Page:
- The Washington Times - Monday, June 19, 2000

The man in the new coffin is what he has always been. He is a mass murderer of his countrymen and foreigners, the master of torture squads in the prisons of his security forces, and the protector and dispatcher of terrorists abroad, the suffocating occupier of a neighboring country, a proudly self-proclaimed block to Middle East peace, and the destroyer of liberty and prosperity for all under his power.

He is not was. His ways of exercising power are his heritage to the military and civilian servitors he put in position to rule the country. It is they who will decide whether the son he announced as his successor will remain in office, or shows signs of going his own way, not only his father's and therefore must be killed.

How long and at what price in blood, Hafez Assad will reign from the coffin will depend on the willingness of Western nations to tear away the cloak of prettifying legends that they put around him in life and now covers him in death how clever, wise, trustworthy, reliable he was.

Despite the proclaimed enmity and antagonism of dictatorships, and decades of wars with them, free governments eager to make deals keep giving them the respect they did not merit, and will not ever, even when they take residence in the grave.

Members of the Chinese Politburo are greeted with embraces in Europe and America. Obituaries of people like Deng Xiao-ping oozed with admiration. To my knowledge, only one journalist wrote in protest "but he was a killer." Christians and Jews dance at Washington embassies of countries where they are not allowed to live or even pray.

Fidel Castro is cute and charismatic and Asian despots are praised for their acumen, just before they are thrown out by their people.

Now the Clinton people pronounce that Kim Jong-il, dictator of North Korea, whose maniacally terrorist regime has brought his country to starvation and who diverts international food-relief to his military and political forces, has qualities we never noticed before courage and vision. This astonishing judgment was made after Mr. Kim, driven by his fears of revolution, tried to save his head by getting political and economic payoffs from South Korea and the United States.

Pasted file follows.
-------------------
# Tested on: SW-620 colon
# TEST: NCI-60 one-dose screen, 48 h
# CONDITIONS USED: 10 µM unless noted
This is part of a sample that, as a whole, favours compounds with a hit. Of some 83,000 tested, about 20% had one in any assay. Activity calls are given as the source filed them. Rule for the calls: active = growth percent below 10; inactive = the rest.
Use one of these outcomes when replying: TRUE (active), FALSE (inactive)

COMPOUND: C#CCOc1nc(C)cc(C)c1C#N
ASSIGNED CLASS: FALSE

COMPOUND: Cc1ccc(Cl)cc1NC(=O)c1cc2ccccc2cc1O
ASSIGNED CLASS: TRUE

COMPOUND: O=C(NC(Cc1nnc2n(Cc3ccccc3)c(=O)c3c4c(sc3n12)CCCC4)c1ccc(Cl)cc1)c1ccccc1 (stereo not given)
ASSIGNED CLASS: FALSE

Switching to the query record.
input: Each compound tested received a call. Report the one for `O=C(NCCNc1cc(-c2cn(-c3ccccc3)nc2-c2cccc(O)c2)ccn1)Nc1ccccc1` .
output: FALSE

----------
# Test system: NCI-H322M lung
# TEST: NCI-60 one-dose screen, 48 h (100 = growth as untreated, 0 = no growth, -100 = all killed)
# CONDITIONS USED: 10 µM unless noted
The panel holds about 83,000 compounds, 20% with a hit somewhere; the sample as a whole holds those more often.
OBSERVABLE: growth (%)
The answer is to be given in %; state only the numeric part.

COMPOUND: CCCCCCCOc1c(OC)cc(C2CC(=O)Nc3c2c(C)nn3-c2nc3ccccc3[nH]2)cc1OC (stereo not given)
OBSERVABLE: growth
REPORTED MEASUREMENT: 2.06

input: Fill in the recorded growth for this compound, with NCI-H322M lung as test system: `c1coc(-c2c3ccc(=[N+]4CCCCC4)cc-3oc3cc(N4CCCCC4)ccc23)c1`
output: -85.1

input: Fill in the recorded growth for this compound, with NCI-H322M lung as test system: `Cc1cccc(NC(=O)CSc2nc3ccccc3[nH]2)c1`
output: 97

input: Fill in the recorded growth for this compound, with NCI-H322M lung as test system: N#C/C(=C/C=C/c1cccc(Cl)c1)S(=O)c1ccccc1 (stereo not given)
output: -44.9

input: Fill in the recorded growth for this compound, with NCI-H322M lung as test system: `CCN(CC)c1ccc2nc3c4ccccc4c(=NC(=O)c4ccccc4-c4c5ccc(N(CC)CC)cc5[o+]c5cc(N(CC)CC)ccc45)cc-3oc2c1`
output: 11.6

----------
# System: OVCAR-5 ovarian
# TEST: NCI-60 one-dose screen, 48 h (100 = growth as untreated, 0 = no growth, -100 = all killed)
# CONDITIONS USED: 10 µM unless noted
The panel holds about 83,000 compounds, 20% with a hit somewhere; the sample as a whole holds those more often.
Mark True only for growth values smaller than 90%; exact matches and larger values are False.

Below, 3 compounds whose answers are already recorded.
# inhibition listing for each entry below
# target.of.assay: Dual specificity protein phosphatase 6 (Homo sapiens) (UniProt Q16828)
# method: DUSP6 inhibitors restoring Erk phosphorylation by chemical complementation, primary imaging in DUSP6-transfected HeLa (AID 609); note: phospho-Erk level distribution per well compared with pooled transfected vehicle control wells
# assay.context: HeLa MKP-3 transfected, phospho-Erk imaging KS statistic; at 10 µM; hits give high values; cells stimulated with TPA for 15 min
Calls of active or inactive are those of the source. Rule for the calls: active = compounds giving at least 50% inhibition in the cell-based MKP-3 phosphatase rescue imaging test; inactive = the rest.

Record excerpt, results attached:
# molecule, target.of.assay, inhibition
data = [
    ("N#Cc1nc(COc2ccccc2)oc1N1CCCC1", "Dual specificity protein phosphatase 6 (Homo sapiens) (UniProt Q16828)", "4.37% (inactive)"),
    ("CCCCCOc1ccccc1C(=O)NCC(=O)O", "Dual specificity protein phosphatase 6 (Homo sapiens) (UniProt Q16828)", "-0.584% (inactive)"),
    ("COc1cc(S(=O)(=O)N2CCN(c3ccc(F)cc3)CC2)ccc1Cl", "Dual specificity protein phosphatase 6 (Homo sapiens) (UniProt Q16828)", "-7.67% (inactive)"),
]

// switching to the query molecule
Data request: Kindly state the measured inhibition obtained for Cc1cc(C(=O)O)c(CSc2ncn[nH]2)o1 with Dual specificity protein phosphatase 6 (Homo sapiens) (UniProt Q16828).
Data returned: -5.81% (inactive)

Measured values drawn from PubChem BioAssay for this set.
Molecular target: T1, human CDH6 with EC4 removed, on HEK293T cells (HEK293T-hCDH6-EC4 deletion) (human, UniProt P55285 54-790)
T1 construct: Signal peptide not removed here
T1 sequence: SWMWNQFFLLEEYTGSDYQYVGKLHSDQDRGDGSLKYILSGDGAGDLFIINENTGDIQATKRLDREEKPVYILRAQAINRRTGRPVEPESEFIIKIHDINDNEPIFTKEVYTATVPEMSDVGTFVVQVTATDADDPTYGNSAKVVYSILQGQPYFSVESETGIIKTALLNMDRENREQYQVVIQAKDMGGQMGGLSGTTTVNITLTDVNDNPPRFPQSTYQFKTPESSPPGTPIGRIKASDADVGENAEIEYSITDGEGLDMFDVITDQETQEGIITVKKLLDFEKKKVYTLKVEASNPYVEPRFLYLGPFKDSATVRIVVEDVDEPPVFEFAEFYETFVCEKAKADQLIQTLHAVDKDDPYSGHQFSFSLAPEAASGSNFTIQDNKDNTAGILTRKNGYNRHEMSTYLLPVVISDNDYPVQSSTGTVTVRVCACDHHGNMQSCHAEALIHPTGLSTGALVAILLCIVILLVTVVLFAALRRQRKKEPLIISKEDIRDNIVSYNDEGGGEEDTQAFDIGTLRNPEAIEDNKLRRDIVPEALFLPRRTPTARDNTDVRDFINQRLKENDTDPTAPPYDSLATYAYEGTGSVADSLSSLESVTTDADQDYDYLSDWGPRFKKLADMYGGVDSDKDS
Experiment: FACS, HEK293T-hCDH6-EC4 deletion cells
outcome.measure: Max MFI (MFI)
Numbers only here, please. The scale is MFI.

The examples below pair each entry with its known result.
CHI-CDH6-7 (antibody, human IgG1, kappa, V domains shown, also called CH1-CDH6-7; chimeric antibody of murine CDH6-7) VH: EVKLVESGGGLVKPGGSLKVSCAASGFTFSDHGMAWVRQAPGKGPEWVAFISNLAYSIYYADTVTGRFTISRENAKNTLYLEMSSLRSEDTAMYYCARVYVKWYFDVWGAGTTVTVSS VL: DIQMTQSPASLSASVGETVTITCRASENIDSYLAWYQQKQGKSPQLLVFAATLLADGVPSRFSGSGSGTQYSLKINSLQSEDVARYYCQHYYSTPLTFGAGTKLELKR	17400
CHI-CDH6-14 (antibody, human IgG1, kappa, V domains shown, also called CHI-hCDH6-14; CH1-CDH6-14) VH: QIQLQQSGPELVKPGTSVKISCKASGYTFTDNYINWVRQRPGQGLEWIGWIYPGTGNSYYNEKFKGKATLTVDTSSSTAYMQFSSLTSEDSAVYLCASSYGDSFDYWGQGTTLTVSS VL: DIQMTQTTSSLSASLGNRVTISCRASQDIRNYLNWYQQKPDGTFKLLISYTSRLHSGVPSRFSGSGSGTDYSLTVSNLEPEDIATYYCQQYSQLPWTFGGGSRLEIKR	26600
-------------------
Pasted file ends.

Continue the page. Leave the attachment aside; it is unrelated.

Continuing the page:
President Clinton did not go to the Assad funeral nor send the vice president given the fact Syria was on the American terrorist list and Syrian operatives were involved in killing hundreds of American soldiers and civilians. Mr. Clinton said that, although he had "differences" with Mr. Assad, he respected him. Respected? A man whose prisons put specially designed torture machines into the orifices of prisoners?

Somehow Western culture has brought us to the point where although we would not shake hands with a person guilty of one vicious murder, we invite the perpetrators of thousands of murders to White House banquets.

Our governments lie almost automatically about how respect-worthy our favorite dictatorships are, what great partnership material they are. That of course perpetuates their atrocities, demeans ourselves and soils our democratic values, if you forgive the phrase.

And let us not start slobbering over newly anointed heirs before they earn it with their accomplishments or courage, which do not necessarily come when the sperm meets the egg. If the new Syrian president wants respect, he can start earning it by taking some obvious steps, despite the objections of his father's henchmen and paid killers:

(1) Get out of Lebanon, which has been held down, milked and made a terrorist preserve by the occupying forces sent in by the man in the coffin.

(2) Accept the Israeli offer to give back the Golan Heights to Syria, which lost it in the 1967 war against Israel. Such a deal may not come again: Syria gets the heights, giving its rocket troops a magnificent, reachable view of Israeli villages. Israel gets a pat on the back from the United States.

(3) Most feared by the henchmen-terrorists, give Syrians at least some taste of what they have never had freedom of discussion and press, freedom from being tortured and/or shot for dissent.

From a report published recently by the valuable Middle East Forum in Philadelphia, here are some things the United States could do:

(1) Demand an end of the occupation of Lebanon, the country other countries love to forget; its victimization has been too painful to remember. The man in the coffin had promised officially to pull his troops out promised three times. But the Western legend lives on that good old Assad keeps his promises.

(2) Until Syria leaves Lebanon, send no money to the Syrian economy that the Assad dicataorship made ever more ramshackle, even for the Mideast.

(3) If the new president refuses or cannot deliver, help Lebanese democrats there and in the U.S. and call an international conference to free Lebanon.

For all we know about the new president, Bashar al-Assad, he might have the courage to leave his father's policy in the coffin, or he might run from the idea in terror. Either way, saying what we should say and doing what we should, and cutting out the embarrassing lickspittle hypocrisy, will increase our respect, for ourselves.

A.M. Rosenthal, the former executive editor of the New York Times, is a nationally syndicated columnist.

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